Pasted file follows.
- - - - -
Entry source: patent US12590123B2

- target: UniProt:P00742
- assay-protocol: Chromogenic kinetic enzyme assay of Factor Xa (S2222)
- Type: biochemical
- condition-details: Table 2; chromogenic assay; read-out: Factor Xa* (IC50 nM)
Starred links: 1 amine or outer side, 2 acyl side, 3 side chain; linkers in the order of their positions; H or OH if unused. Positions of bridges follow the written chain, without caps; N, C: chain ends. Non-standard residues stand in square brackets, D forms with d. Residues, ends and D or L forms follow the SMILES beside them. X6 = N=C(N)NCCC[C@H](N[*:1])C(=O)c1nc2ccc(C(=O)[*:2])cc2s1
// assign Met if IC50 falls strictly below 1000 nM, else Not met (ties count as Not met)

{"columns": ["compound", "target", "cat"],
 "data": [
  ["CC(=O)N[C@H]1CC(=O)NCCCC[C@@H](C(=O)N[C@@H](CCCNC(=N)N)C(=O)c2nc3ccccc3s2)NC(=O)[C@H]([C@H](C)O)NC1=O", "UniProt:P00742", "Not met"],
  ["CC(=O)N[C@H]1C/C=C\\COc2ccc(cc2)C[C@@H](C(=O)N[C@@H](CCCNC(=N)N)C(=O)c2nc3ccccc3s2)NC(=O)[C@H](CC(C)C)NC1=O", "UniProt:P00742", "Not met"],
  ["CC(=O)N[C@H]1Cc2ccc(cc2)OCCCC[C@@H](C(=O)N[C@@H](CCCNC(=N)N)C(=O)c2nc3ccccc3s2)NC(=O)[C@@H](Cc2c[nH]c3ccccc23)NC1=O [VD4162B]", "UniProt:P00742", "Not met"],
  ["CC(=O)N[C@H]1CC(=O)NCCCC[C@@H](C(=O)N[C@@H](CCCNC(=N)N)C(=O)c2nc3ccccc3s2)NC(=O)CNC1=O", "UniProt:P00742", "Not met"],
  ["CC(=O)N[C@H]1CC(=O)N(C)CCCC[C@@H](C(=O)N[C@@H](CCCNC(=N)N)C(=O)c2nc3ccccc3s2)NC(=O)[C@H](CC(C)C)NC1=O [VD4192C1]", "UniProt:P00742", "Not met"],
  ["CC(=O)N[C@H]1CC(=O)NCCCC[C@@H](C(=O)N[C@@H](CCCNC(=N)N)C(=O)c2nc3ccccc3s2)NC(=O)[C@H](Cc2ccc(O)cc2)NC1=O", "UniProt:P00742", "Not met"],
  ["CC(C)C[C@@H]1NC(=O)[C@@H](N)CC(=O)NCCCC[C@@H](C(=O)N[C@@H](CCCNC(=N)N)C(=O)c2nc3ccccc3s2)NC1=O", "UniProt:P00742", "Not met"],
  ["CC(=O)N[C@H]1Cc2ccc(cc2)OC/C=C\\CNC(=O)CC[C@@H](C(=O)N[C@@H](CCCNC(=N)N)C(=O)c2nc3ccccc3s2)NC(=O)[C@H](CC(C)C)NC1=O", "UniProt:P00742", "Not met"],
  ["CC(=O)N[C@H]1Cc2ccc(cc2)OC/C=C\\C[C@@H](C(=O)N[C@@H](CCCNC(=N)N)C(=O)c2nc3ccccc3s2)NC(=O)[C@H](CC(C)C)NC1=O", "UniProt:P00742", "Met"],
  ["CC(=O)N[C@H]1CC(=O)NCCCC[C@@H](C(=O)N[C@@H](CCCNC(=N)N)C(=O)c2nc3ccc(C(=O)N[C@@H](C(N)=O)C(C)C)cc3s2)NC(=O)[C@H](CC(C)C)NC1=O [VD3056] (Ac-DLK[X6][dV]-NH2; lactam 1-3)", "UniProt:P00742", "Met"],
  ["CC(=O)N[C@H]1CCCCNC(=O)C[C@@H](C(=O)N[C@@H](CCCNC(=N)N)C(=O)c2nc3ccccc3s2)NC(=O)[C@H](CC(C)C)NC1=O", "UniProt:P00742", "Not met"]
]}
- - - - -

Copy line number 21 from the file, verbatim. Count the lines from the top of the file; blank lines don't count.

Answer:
]}